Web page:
When word got out earlier this year that Sting and Shaggy were collaborating, not only on an album but also a full-scale tour that comes to House of Blues in Boston next week, there was a massive reaction of "Huh?"
There shouldn't have been. Sting has pushed musical boundaries pretty much from the day he walked away from The Police in 1986. There was the jazz-tinged "Dream of the Blue Turtles" album in 1985. And what about the 1989 EP "Nada como el sol," in which he sang five songs in Spanish and Portuguese? And, of course, there's the heavily world-music-tinged "Desert Rose" from his 1999 album "Brand New Day."
His 2003 album "Sacred Love" featured collaborations with Mary J. Blige and sitar performer Anoushka Shankar (Ravi's daughter, Norah Jones' half-sister). His 2006 album "Songs from the Labyrinth" featured the music of Elizabethan-era composer John Dowland and accompaniment from a Bosnian lute player.
Get the picture?
Sting has also been more than happy to share the stage with an eclectic group of artists over the years in a variety of co-headlining tours, including Paul Simon (they put on a great show at TD Garden in 2014), Peter Gabriel (one of my many regrets is not seeing their 2016 show at the DCU Center in Worcester) and, now, Shaggy.
Their album and tour both carry the moniker "44/876," an ode to the calling code for the United Kingdom (+44) and the North American area code for Jamaica (876). The album features 12 original tracks, and a whopping eight of them appear to be part of the setlist.
But if you're a fan of Sting, The Police or Shaggy, don't worry, there are plenty of hits for you in the massive 26-song setlist, including "Englishman in New York," "Every Little Thing She Does Is Magic," "Love Is the Seventh Wave," "Message in a Bottle," "Fields of Gold," "If You Love Somebody Set Them Free," "Angel," "Roxanne," "Boombastic," "Desert Rose," "It Wasn't Me," "Every Breath You Take" and "Fragile."
The one (and probably only) drawback to the show is this: Because it's in a small venue (House of Blues Boston), tickets aren't cheap at $155 and $105 each. That said, there are almost none left. It's one of those one-of-a-kind, "I was there" shows, so if you have the means, definitely get the tickets.
The Gift of the Magpie
As a huge fan of The Black Crowes' music, but someone who has grown tired of their interpersonal drama, the existence of The Magpie Salute intrigued me. Rich Robinson recruited fellow ex-Crowes Marc Ford and Sven Pipien to a band that also features lead singer John Hogg.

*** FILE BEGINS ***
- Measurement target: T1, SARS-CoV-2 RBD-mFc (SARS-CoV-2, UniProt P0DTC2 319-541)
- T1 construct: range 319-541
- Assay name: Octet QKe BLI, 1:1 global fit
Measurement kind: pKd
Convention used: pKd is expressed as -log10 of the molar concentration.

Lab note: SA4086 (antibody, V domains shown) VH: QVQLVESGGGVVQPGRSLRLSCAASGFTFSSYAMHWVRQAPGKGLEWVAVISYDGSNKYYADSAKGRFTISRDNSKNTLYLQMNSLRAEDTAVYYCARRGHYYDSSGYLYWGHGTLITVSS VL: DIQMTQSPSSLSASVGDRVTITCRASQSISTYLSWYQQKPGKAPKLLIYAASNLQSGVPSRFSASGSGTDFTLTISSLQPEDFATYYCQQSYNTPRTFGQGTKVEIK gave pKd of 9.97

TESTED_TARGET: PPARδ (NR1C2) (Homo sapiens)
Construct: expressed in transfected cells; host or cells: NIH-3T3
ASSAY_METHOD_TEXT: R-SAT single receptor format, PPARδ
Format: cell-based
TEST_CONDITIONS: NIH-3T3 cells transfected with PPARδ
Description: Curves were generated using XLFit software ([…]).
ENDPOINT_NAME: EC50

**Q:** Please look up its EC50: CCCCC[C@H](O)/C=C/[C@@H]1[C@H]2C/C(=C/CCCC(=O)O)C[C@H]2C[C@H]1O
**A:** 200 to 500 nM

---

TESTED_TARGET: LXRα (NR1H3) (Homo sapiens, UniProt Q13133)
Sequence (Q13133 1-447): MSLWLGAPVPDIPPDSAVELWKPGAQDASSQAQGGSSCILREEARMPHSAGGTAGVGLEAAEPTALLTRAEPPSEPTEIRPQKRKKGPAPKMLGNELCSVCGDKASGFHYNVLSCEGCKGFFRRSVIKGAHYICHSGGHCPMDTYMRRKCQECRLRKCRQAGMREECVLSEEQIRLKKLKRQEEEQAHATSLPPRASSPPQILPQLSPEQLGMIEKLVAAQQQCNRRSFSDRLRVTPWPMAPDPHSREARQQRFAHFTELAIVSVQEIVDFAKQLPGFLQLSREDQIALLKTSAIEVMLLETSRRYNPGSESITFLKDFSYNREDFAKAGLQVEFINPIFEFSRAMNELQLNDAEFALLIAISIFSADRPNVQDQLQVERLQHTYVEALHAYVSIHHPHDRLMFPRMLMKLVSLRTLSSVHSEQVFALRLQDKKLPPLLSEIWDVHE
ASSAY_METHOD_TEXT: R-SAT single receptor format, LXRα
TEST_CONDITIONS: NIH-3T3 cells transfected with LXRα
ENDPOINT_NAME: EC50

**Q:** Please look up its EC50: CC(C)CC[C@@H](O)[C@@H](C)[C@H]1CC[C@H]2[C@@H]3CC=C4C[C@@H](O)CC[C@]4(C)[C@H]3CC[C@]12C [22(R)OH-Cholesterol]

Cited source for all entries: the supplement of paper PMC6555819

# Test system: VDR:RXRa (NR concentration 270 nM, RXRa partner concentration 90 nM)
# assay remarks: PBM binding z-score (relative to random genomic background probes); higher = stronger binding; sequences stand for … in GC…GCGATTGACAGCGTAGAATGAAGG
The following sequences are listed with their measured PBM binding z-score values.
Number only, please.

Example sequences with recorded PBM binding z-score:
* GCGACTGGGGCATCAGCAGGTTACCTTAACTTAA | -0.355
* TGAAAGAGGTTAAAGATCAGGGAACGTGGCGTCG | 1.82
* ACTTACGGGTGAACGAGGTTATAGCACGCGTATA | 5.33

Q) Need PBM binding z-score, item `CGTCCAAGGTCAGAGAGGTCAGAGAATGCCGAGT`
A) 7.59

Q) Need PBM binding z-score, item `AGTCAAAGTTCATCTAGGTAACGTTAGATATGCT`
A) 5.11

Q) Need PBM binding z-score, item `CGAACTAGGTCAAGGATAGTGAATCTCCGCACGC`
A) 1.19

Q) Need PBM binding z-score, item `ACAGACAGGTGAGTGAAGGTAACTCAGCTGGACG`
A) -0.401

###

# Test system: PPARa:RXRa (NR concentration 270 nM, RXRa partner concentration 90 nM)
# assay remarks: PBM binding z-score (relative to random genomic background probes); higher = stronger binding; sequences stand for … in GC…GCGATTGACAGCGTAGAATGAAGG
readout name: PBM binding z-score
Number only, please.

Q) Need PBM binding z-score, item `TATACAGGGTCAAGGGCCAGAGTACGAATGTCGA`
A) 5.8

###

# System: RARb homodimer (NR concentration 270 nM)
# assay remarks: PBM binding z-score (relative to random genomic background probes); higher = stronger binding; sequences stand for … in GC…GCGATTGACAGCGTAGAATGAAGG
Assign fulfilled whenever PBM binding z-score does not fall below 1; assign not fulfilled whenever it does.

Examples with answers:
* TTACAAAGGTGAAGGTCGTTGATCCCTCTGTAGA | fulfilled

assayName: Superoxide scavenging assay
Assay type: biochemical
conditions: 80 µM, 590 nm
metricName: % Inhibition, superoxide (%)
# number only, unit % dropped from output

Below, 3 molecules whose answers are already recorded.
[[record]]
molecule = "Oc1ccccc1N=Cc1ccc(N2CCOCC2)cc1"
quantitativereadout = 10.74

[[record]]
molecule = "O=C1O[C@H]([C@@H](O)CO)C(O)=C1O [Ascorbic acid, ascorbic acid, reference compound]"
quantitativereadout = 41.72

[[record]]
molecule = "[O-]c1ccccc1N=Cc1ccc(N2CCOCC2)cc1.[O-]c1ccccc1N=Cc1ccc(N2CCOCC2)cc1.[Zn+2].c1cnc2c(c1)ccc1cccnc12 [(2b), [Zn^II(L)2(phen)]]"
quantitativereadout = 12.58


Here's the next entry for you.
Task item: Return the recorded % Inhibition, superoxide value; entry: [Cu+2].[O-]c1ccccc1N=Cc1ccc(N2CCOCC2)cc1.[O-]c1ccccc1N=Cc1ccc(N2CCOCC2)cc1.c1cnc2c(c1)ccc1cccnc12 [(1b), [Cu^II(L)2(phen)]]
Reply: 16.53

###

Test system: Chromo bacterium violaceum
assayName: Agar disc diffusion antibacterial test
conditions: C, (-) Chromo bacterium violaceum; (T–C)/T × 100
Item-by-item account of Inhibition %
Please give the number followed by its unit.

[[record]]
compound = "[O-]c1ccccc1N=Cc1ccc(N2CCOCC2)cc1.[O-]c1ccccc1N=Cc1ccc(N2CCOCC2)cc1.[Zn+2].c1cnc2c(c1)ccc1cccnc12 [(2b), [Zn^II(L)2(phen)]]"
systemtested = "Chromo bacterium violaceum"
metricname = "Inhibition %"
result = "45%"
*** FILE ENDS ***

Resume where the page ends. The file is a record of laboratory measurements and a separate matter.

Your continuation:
They came through town last weekend with shows at The Cabot in Beverly on Friday night and the Hampton Beach Casino Ballroom on Saturday night.
I caught the Friday night show, which featured an acoustic set with just Robinson, Ford and Hogg to open the show, followed by another acoustic set with the full band. The second half of the show featured an electric set with the full band.
First off, the 10-song acoustic set was phenomenal and the highlight of the show, particularly the first five songs with just Robinson, Ford and Hogg. The three-part harmonies and guitar melodies of Robinson, Ford and Hogg brought back memories of Crosby, Stills & Nash. (In fact, they covered CSN's "You Don't Have to Cry" in the set.)
Because The Magpie Salute only has one album to draw from, they lean on covers. Thankfully, unlike Chris Robinson Brotherhood, which steers away from The Black Crowes' songs, The Magpie Salute covers them along with a lot of other great acts.
Friday night's show included covers of The Flying Burrito Brothers ("Hot Burrito #2") and Otis Redding ("That's What My Heart Needs") in the acoustic set, along with Neil Young ("Big Time") and Bob Dylan ("Ballad of a Thin Man") in the electric set.
Oh, and there were Black Crowes covers as well, including "Cold Boy Smile," "Good Friday" and "Descending" in the acoustic set, and "Walk Believer Walk" and "Sting Me" in the electric set.
The only complaint had nothing to do with the band itself. The sound mix was dreadful in the electric set, to the point where nobody could hear Hogg's vocals. Everyone else sounded fine (and Robinson and Ford took lead on most of the songs in the electric set), but for whatever reason, Hogg was mostly inaudible. It's too bad, because the rest of the show was fantastic.